But the truth is less dramatic: Reagan was already leading in the race at that time. The 1980 polls are shown in Chart 1, which John Sides of The Monkey Cage created using the Erikson/Wlezien data.
Chart 1: 1980 presidential election polling
Source: The Monkey Cage
As you can see, Reagan took a big lead in the summer and, while the race got much closer in the fall, he really was not trailing going into the debate (this chart uses a combination of public polling as well as private campaign surveys). Considering the circumstances in the 1980 election (-7.9% GDP growth in the second quarter, the Iran Hostage Crisis negotiations falling apart right before Election Day, stagflation, etc.), there was clearly more than a debate working against Carter. Did the debate help Reagan? Probably. But did it single-handedly elect him? Certainly not. Even without a good debate performance, Reagan had so much going for him that year that he likely would have won.
When looking at the pre- and post-debate polls, it’s important to remember that correlation does not necessarily equal causation. In every election there are myriad factors that voters must consider before choosing their candidate, and a debate performance is unlikely to be the first thing on a voter’s mind when he or she enters the voting booth — particularly because, in recent years including this one, the last debate is two weeks before the election.
In their book, Erikson and Wlezien review voter intentions before and after the debates. For the most part, their findings indicate that while the debate period is more volatile than other parts of the fall campaign, these clashes don’t have a dramatic effect on voters’ choices and that conventions are more important than debates in determining the course of elections. They also note that it is unclear whether debates are more impactful than other events in the final stretch of the campaign season.
In the 11 previous elections that have featured televised debates, it seems to us that there were three years when the outcome might have been different if not for the debates: 1960 and 2000 (those elections were so close that it’s possible that any number of factors, including the debates, was decisive in the outcome); and 1976, when Gerald Ford’s “There is no Soviet domination of Eastern Europe” mistake in that year’s second debate arguably stalled his big fall comeback, dooming him to a narrow loss to Carter. (Several decades ago, one of us examined the private campaign polls for President Ford, taken by Robert Teeter during October 1976, and they clearly showed the severe impact that the “free Poland” gaffe had on Ford’s chances.) Erikson and Wlezien, for their part, don’t really believe that Ford’s comments affected the polls. Reasonable minds can disagree on this and, as noted in regards to 1960 and 2000, in a close election, victory or defeat could hinge on any number of developments.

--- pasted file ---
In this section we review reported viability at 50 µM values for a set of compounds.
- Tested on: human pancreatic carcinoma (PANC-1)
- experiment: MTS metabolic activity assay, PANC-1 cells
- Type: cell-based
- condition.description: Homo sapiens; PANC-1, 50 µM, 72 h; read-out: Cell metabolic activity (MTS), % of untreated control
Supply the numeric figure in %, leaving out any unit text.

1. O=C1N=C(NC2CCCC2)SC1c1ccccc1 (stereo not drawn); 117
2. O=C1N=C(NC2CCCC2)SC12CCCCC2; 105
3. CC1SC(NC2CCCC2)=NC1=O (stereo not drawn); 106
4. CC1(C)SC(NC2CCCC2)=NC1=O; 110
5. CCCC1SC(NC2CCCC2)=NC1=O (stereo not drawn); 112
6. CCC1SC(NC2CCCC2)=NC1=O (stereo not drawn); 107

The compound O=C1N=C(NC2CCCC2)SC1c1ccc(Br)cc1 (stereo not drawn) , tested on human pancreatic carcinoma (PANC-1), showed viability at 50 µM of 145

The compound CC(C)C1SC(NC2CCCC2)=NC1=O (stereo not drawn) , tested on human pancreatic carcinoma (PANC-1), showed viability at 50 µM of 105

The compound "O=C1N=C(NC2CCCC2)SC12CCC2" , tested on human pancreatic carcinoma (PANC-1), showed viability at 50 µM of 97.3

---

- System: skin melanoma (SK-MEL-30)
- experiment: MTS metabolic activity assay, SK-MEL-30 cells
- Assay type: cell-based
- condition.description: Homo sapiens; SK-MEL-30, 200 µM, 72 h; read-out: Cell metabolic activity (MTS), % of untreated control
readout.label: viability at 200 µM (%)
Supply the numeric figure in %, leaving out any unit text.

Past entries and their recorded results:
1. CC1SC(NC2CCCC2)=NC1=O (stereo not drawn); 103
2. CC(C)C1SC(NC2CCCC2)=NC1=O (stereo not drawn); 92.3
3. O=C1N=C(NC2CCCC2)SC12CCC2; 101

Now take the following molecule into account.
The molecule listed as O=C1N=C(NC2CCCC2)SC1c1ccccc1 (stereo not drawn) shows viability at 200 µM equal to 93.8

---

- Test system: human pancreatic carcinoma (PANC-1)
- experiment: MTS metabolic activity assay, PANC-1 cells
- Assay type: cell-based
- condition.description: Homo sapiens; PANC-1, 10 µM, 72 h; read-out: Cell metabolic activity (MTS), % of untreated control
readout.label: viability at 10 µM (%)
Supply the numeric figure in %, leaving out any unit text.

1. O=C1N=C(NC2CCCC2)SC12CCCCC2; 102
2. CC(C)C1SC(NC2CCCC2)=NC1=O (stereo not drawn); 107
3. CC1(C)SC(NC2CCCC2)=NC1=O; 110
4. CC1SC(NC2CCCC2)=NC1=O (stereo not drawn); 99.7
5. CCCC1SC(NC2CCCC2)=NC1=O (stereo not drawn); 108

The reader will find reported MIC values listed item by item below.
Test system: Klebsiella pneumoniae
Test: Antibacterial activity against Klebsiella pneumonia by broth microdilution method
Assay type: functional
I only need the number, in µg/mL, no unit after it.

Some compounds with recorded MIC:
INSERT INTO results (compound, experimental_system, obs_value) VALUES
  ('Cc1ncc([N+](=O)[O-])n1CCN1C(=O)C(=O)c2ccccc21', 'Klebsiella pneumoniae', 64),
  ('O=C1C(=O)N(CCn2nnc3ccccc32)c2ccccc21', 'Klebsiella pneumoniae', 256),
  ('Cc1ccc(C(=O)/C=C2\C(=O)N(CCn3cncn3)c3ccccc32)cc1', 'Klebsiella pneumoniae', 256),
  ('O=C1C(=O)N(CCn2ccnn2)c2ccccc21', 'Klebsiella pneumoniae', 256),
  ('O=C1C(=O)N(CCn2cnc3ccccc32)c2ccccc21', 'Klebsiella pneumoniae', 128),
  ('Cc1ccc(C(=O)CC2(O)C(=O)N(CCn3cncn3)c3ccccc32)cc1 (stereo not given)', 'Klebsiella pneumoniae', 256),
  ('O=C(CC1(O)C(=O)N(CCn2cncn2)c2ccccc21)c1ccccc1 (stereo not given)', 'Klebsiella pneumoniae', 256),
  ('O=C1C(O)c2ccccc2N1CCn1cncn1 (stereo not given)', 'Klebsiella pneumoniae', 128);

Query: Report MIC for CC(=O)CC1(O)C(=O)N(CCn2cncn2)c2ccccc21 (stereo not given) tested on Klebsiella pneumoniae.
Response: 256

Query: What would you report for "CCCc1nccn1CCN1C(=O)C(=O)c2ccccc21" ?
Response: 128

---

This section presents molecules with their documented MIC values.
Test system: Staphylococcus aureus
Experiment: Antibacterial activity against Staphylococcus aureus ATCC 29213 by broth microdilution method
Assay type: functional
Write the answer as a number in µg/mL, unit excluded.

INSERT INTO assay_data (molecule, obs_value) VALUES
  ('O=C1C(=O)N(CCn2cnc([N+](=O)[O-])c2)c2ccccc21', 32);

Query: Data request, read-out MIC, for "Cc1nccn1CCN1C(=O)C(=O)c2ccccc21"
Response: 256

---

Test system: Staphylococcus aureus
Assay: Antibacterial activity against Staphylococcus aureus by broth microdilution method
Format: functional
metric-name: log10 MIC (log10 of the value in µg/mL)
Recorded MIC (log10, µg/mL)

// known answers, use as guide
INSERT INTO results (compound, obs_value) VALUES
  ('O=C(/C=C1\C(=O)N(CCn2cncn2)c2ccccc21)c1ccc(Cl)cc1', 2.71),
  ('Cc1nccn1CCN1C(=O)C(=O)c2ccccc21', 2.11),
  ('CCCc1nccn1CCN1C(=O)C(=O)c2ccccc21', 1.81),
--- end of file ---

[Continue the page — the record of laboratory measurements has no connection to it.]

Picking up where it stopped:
Given the interest in this campaign, we suspect that viewership for the first debate will be quite high, but you probably shouldn’t believe pre or post-debate surveys that indicate the vast majority of voters intend to watch or did watch the debate. A study by Markus Prior of Princeton University noted that self-reported debate audiences are about twice as large as Nielsen estimates, meaning that many people who say they watch the debates actually don’t. Our guess is that many voters know they should watch the debates even though they don’t — so they cover for themselves by equating news reports they see about the debates with actually “watching” them.
Ratings for the first debate have generally declined over the years, mirroring broader trends of declining viewership for most kinds of programming because of increased entertainment options. With hundreds of channels to choose from — not to mention on-demand options — it’s not hard to find alternate viewing. Nevertheless, as Table 2 shows below, Nielsen found that the first debate in 2012 was watched by markedly more people than in 2008, with figures more in line with 2004. Still, whereas the equivalent of half the voting-age population watched the lone 1980 debate, only a little more than a quarter did so in 2012.
Table 2: Nielsen ratings and total viewership for first presidential debate, 1960-2012
Notes: VAP is voting-age population. Viewers and VAP are in millions of persons. Ratings indicate the percentage of households that watched the debate.
Very rarely does our University of Virginia Center for Politics wander into advocacy, but on certain limited subjects we do. Last week, the Center and more than 60 other organizations signed on to a suggested set of debate standards for the candidates, moderators, and audience members produced by the National Institute for Civil Discourse, which was created at the University of Arizona following the fatal shootings in Tucson that severely injured former Rep. Gabrielle Giffords (D) in 2011. You can read the standards here.
Furthermore, there is a special burden on the moderators this year. This election, and particularly the case of Donald Trump, has brought into question the “he said, she said” model of modern campaign journalism, as Peter Beinart recently noted in The Atlantic. Hillary Clinton has made plenty of misstatements and uttered lots of half-truths, but Trump has the record in both categories, according to nonpartisan fact-checkers. We believe that the moderators should not be passive in pushing back on statements from either candidate that are just not true.
Kyle Kondik is a Political Analyst at the Center for Politics at the University of Virginia.
Geoffrey Skelley is the Associate Editor at the Center for Politics at the University of Virginia.
Larry J. Sabato is the director of the Center for Politics at the University of Virginia.
See Other Political Commentary by Kyle Kondik
See Other Political Commentary by Geoffrey Skelley
See Other Political Commentary by Larry Sabato
See Other Political Commentary